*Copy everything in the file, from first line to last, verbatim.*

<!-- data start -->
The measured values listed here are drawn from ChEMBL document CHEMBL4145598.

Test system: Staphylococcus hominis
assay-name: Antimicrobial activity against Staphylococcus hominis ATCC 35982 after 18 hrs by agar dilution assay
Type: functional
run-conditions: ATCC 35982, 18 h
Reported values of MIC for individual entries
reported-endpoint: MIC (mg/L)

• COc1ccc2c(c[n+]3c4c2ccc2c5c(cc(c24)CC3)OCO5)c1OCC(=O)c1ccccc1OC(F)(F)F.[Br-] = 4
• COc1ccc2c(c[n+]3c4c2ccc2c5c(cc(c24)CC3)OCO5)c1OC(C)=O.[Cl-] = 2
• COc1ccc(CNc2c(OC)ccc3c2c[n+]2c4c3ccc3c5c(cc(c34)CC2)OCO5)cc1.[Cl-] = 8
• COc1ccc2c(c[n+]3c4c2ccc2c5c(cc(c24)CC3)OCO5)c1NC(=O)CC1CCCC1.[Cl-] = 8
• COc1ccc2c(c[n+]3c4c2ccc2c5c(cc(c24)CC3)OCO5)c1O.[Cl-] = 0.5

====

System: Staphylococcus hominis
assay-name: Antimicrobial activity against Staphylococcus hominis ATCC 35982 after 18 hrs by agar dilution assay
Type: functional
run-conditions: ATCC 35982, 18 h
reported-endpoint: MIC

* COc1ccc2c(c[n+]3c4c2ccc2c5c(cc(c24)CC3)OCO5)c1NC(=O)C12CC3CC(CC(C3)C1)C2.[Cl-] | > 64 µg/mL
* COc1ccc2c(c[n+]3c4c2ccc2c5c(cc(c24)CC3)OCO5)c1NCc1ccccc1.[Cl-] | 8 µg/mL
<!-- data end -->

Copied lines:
The measured values listed here are drawn from ChEMBL document CHEMBL4145598.

Test system: Staphylococcus hominis
assay-name: Antimicrobial activity against Staphylococcus hominis ATCC 35982 after 18 hrs by agar dilution assay
Type: functional
run-conditions: ATCC 35982, 18 h
Reported values of MIC for individual entries
reported-endpoint: MIC (mg/L)

• COc1ccc2c(c[n+]3c4c2ccc2c5c(cc(c24)CC3)OCO5)c1OCC(=O)c1ccccc1OC(F)(F)F.[Br-] = 4
• COc1ccc2c(c[n+]3c4c2ccc2c5c(cc(c24)CC3)OCO5)c1OC(C)=O.[Cl-] = 2
• COc1ccc(CNc2c(OC)ccc3c2c[n+]2c4c3ccc3c5c(cc(c34)CC2)OCO5)cc1.[Cl-] = 8
• COc1ccc2c(c[n+]3c4c2ccc2c5c(cc(c24)CC3)OCO5)c1NC(=O)CC1CCCC1.[Cl-] = 8
• COc1ccc2c(c[n+]3c4c2ccc2c5c(cc(c24)CC3)OCO5)c1O.[Cl-] = 0.5

====

System: Staphylococcus hominis
assay-name: Antimicrobial activity against Staphylococcus hominis ATCC 35982 after 18 hrs by agar dilution assay
Type: functional
run-conditions: ATCC 35982, 18 h
reported-endpoint: MIC

* COc1ccc2c(c[n+]3c4c2ccc2c5c(cc(c24)CC3)OCO5)c1NC(=O)C12CC3CC(CC(C3)C1)C2.[Cl-] | > 64 µg/mL
* COc1ccc2c(c[n+]3c4c2ccc2c5c(cc(c24)CC3)OCO5)c1NCc1ccccc1.[Cl-] | 8 µg/mL